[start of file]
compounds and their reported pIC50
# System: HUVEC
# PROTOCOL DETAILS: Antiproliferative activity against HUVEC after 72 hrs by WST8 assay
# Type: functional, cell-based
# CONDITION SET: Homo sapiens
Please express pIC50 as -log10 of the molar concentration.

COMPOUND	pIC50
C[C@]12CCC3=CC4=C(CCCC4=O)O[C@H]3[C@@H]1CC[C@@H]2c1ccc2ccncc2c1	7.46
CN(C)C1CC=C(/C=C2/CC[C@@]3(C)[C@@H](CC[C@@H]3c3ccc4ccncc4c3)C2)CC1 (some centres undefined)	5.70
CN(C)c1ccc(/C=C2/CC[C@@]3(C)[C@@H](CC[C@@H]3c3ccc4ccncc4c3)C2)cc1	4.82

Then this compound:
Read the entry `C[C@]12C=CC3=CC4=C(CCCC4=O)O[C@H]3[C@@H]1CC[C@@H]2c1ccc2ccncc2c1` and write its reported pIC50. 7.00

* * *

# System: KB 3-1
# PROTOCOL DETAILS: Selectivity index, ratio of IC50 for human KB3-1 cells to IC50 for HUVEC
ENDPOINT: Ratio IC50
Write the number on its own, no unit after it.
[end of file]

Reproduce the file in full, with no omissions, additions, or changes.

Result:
compounds and their reported pIC50
# System: HUVEC
# PROTOCOL DETAILS: Antiproliferative activity against HUVEC after 72 hrs by WST8 assay
# Type: functional, cell-based
# CONDITION SET: Homo sapiens
Please express pIC50 as -log10 of the molar concentration.

COMPOUND	pIC50
C[C@]12CCC3=CC4=C(CCCC4=O)O[C@H]3[C@@H]1CC[C@@H]2c1ccc2ccncc2c1	7.46
CN(C)C1CC=C(/C=C2/CC[C@@]3(C)[C@@H](CC[C@@H]3c3ccc4ccncc4c3)C2)CC1 (some centres undefined)	5.70
CN(C)c1ccc(/C=C2/CC[C@@]3(C)[C@@H](CC[C@@H]3c3ccc4ccncc4c3)C2)cc1	4.82

Then this compound:
Read the entry `C[C@]12C=CC3=CC4=C(CCCC4=O)O[C@H]3[C@@H]1CC[C@@H]2c1ccc2ccncc2c1` and write its reported pIC50. 7.00

* * *

# System: KB 3-1
# PROTOCOL DETAILS: Selectivity index, ratio of IC50 for human KB3-1 cells to IC50 for HUVEC
ENDPOINT: Ratio IC50
Write the number on its own, no unit after it.